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  • Aug 28, 2014
  • Updated: 10:33pm
My Take
PUBLISHED : Thursday, 06 September, 2012, 12:00am
UPDATED : Thursday, 06 September, 2012, 2:08am

Democracy may be the only way out

Hong Kong people are first-class protesters. We hit the streets at the drop of a hat. That has proved disconcerting to those in power, who have, time and again, warned that such tendencies will bring anarchy down upon us. The latest such dire prediction comes courtesy of Elsie Leung Oi-sie, Basic Law Committee vice-chairwoman and former justice secretary.

"Can we be more rational?" she asked, referring to the mass rally outside the government headquarters over national education. "If [protesters] always need to mount hunger strikes or occupations, Hong Kong will become anarchical."

Such comments from a controversial figure like Leung are guaranteed to pour fuel on the fire. Some people never realise how counterproductive their comments can be for the government, even if they mean well.

People bang on the government's doors with banners and stage rallies because that is the most effective way to get what they want. From villagers who demand the right to keep their illegal structures to students who reject national education, a mass rally is the surest way to get officials' attention.

Why? Because we have a weak government that does not respond well to popular demands. An executive-led government wasn't supposed to be like this. Modelled partly on the colonial government, it should be able to impose policies, however unpopular, on the rest of society like the Brits did. It nevertheless offers a modicum of openness and transparency through routine consultation.

However, with unpopular policies, and there are always vested-interest groups to run up against, the government's routine has become: consult and ignore. At the same time, Hong Kong is so safe and stable that people can bring children along to protests. So our protests become more large-scale, more frequent, and the players get younger and younger.

We do not face anarchy, but what we do have is government policy paralysis and intense social divisiveness. I hate to bring up the D-word but full democracy, however we define it, is probably the only way for Hong Kong people to take ownership of government policies - and to break the endless cycle of protest and rejectionism.


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This article is now closed to comments

People may ask, we didn't have popularly elected LegCo members in the colonial days, either, how could the British ran administration do it so fine ?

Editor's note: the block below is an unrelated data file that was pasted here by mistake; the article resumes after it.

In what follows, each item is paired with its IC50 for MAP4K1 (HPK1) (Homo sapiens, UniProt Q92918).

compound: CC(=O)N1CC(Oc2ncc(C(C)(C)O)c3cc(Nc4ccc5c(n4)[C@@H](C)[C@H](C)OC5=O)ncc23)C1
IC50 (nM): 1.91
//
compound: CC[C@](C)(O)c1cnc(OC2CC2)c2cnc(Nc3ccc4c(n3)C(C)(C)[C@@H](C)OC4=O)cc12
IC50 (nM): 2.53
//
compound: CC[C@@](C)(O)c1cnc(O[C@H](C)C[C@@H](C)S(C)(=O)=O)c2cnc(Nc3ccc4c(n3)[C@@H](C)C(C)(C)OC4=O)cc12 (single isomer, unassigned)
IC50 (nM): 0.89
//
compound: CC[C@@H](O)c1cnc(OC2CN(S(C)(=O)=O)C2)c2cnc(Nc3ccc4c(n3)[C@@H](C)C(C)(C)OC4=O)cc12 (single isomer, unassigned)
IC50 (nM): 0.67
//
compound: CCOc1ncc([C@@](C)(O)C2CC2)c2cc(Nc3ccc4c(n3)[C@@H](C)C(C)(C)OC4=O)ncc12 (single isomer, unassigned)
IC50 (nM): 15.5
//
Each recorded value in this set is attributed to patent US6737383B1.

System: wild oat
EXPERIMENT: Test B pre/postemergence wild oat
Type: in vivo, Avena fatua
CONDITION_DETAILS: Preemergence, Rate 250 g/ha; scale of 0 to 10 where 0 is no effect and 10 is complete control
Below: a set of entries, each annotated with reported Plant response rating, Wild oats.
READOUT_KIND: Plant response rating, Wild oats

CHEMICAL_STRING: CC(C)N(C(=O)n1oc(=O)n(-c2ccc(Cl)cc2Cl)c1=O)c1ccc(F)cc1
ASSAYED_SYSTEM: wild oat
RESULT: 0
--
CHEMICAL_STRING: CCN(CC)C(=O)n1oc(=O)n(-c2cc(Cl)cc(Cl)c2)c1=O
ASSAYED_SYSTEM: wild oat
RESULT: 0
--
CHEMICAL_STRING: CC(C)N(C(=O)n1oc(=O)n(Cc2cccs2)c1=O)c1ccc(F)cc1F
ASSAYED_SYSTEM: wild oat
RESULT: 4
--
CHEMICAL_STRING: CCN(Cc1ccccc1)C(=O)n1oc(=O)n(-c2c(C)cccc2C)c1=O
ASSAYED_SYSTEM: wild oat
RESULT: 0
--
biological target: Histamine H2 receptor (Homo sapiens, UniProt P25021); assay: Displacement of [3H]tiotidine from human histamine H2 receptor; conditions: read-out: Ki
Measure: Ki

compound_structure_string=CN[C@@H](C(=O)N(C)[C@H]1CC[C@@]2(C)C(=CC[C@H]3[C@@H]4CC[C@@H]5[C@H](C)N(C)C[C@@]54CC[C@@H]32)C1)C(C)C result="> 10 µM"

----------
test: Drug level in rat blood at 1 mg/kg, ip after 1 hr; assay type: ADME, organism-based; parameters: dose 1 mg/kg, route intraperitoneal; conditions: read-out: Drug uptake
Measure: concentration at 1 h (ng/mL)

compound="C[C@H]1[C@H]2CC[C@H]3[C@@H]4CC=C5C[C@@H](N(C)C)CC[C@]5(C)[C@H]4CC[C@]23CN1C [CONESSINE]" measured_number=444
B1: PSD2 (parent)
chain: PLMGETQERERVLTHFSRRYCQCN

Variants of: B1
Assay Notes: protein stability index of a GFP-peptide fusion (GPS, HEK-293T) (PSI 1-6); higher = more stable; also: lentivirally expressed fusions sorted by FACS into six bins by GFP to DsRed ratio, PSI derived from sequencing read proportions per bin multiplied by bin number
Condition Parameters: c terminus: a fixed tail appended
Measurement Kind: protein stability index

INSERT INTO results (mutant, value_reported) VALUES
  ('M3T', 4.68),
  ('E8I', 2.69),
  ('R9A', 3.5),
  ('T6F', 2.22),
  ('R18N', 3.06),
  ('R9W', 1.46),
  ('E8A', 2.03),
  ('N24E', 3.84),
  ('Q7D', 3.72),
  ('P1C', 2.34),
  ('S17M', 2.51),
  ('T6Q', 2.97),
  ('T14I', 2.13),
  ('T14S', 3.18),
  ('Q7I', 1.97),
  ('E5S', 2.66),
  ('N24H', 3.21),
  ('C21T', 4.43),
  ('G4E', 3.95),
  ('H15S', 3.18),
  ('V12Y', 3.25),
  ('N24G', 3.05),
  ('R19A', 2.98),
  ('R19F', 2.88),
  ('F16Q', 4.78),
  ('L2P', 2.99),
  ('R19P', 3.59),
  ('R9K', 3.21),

One thing is that they make good use of the consultants they hired (independent, not from UK or HK, e.g. from Ireland, Canada, NZ etc.). The ExeCo was made up of very competent people who could give good advice. Today ExCo places is used as a "reward" for the CE to give to those who supported him, not necessarily the best of the minds in town. There is also a syndrome of the officials trying too hard to prove themselves (or an inflated ego?). No matter what, the administrations failed to listen unless you protest. The administration is largely to blame.
Posting on behalf of reader Sheung Wan:
"I tend to agree with you but don't like the consequences. I'm not a fan of chaos any more than Hu Jintau. I hate demagoguery and blind obedience in equal measures. The two are in a way the same.
Your column today was absolutely right, but full democracy is simply not in the cards for us and I can't help thinking that the moment of truth for HK is coming soon, with results which are going to be less than pretty. The communist party simply cannot live with what (some, maybe most) HK people want. The Article 23 debacle was relatively minor, as its implications were not clear. With national education, the issues are more specific, and there is just no way the Party will accept textbooks in HK which openly discuss its failings. Scrapping is the only option, but with so much face to be lost, I'm not holding my breath.
To his credit, I don't think CY ("the fox") would have gotten into this mess himself. The hapless Donald, always trying to prove his patriotic credentials, is the culprit.
I am really happy not to be in the shoes of any of these guys right now.
On the positive side, I'm on my way back from Beijing, where I sat on a jury of a design competition. Unlike earlier juries I've been on in the mainland, the discussion seemed relatively frank, transparent, and at times almost defiant of the agenda of local party officials. I sometimes have more hope for democracy and critical thinking on the mainland than in HK...
Dead on the money.
Give Hong Kong nihilists enough rope they will first hang the rest of us -- the silent majority. After that, they will hang one another in their struggle to acquire power. The "death of Hong Kong" prophesy in the American media will finally come to past.
Silence, is just silence. Remaining silence is a passive consent to leave the decisions to those who cares to speak up.


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